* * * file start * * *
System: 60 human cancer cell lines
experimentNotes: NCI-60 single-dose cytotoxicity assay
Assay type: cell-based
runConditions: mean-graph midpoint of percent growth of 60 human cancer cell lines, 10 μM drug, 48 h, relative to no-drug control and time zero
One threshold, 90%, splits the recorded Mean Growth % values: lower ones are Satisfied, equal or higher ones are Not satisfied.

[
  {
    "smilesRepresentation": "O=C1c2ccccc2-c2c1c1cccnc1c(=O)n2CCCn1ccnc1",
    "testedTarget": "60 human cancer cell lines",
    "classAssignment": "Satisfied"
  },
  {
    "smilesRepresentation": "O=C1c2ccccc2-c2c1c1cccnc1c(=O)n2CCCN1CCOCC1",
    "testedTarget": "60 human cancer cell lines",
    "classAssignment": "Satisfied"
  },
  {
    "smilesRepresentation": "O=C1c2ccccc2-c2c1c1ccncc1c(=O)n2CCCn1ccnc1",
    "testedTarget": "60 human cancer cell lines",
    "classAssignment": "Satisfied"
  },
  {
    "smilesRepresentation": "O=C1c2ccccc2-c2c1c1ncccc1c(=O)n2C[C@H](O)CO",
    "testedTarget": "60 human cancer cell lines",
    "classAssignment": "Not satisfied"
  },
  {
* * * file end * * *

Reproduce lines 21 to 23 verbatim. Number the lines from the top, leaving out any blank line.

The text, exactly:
  },
  {
    "smilesRepresentation": "O=C1c2ccccc2-c2c1c1ncccc1c(=O)n2C[C@H](O)CO",